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Egyptian pound plunges 55% to match black market dollar

Egyptian pound banknotes Reuters/Mohamed Abd El Ghany
An employee counts Egyptian pounds in a foreign exchange office in Cairo: the official and black market rates are now much closer
  • Central bank to let market set rate
  • Interest rates rise 6 percentage points
  • Stock market hits record high

The Egyptian pound plunged by 55 percent on Wednesday to a record official low of 48 against the US dollar, bringing it almost in line with the parallel market rate. 

The Egyptian central bank (CBE) said in a statement that it planned to allow the exchange rate to be determined by market forces.

At 2pm UTC on Wednesday the parallel market rate stood at $1/EGP52.4.



The fall comes after months of speculation as Egypt attempted to defend the previous pound/dollar rate of around $1/EGP30.9, despite a pervasive foreign currency crisis and a parallel dollar rate that briefly topped $1/EGP70 at the start of last month. 

The decision to let the exchange rate of the Egyptian pound fall has increased optimism that a more generous International Monetary Fund (IMF) package, possibly between $8 billion and $10 billion, could be announced imminently.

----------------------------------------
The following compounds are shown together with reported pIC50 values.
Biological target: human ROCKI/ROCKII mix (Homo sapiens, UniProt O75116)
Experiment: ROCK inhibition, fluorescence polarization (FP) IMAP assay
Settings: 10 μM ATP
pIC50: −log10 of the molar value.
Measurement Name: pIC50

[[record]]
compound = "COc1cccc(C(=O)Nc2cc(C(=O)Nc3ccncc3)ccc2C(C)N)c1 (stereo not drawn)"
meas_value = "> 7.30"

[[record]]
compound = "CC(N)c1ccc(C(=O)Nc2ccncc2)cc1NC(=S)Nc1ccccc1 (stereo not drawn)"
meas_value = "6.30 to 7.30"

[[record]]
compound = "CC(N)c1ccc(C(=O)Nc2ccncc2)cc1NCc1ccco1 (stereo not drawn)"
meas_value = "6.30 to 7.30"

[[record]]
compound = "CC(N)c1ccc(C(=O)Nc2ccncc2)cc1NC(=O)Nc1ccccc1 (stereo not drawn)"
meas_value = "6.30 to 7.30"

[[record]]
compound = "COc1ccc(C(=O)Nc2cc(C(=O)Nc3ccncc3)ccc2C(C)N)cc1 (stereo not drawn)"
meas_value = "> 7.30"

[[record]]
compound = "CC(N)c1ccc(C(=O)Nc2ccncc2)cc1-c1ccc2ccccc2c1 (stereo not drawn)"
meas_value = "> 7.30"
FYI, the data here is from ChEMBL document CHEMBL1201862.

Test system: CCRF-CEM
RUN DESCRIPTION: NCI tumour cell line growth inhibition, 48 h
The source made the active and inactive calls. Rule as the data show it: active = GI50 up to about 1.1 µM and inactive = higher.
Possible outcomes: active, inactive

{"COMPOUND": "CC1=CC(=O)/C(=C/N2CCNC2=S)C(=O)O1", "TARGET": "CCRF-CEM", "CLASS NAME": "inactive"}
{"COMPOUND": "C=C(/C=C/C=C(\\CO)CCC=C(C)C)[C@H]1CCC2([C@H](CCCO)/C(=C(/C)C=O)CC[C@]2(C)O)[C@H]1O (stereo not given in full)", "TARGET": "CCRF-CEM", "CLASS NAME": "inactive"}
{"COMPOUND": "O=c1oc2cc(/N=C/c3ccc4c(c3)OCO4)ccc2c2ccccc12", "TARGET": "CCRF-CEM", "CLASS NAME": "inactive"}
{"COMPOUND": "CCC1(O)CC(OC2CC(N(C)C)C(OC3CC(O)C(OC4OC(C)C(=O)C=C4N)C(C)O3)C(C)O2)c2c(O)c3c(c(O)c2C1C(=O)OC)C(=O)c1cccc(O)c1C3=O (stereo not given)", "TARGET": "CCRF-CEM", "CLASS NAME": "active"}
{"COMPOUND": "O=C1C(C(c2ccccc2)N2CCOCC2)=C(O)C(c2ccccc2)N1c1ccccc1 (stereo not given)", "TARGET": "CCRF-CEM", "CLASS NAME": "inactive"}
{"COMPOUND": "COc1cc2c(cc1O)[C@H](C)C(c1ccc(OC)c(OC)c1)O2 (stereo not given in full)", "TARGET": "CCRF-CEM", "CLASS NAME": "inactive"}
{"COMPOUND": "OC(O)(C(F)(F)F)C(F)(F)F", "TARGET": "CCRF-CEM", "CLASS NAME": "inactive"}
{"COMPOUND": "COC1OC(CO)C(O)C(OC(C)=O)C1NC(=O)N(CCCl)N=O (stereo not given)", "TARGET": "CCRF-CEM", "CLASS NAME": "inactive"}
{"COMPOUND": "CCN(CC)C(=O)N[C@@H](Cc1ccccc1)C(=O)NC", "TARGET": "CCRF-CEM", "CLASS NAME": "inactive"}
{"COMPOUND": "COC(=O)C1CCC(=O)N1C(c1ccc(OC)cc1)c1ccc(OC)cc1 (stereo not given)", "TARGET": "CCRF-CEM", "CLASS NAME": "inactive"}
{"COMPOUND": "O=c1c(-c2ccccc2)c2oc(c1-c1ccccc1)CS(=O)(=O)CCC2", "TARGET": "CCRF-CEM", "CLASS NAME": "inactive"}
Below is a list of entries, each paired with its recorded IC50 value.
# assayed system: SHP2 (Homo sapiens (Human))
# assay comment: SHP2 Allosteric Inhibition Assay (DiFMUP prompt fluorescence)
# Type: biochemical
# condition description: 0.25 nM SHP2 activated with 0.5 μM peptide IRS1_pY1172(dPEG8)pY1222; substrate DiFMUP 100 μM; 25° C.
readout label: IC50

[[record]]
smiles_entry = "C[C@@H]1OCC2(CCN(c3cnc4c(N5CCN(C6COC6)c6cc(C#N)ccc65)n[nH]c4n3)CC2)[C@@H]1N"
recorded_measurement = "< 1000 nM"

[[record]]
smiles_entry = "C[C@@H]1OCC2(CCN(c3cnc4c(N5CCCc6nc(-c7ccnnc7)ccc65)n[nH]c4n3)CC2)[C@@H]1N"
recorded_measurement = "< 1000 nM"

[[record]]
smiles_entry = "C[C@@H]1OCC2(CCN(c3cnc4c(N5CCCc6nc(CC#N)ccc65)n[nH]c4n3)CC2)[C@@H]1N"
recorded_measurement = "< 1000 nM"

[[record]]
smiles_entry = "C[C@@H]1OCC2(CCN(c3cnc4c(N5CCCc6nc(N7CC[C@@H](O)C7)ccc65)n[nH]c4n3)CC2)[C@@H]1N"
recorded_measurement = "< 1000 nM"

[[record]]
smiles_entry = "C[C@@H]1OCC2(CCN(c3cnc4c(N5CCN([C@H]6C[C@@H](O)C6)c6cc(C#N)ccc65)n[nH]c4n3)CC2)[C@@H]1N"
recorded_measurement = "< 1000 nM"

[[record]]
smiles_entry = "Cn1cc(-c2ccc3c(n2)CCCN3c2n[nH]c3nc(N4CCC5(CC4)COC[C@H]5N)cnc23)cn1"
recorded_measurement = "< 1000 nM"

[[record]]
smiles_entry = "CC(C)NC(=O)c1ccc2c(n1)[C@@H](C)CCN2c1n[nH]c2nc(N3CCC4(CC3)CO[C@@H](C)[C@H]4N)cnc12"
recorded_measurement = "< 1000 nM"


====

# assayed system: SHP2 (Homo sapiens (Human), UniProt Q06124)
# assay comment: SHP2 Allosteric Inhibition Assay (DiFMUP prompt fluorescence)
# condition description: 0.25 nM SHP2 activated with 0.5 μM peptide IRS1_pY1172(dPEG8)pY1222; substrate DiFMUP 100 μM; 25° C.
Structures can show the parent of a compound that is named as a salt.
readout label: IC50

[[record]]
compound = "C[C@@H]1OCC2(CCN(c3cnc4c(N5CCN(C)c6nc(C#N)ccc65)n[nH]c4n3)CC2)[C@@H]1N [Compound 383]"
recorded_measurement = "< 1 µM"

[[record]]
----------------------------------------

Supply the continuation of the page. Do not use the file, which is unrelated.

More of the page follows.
The IMF has long made the adoption of a more flexible exchange rate a central demand in its negotiations with Cairo. 

Egypt’s central bank also raised interest rates by 600 basis points (bps) to a record 27.25 percent. In a statement, the CBE said that unity of exchange rates was “crucial”.

Capital Economics, the London-based economic analysis company, was among observers to welcome the devaluation, calling it proof that Egyptian policymakers were “committed to turn back toward economic orthodoxy”. 

It said in a note that the move “appears to be a positive step for Egypt on the path out of its current crisis” and that it could pave the way for an IMF deal “within hours”.

The long-awaited decision to lower the exchange rate of the Egyptian pound comes after an announcement that ADQ, a UAE sovereign wealth fund, would be transferring $35 billion, including $11 billion of debt relief, to the Egyptian government. This is in return for developing Ras el Hekma on Egypt’s north coast as well as “other prime projects in Egypt”.

Egypt’s international bonds soared after Wednesday’s announcements. The 2047 bond registered the biggest gains, up 3.5 cents at 83.2 cents, according to Reuters. Egypt’s bond spread of US treasury yields narrowed to 529, the lowest level since June 2021.

Egypt’s EGX30, the benchmark index of the Egyptian Stock Exchange, jumped by 4.5 percent to a record high of 31,732.

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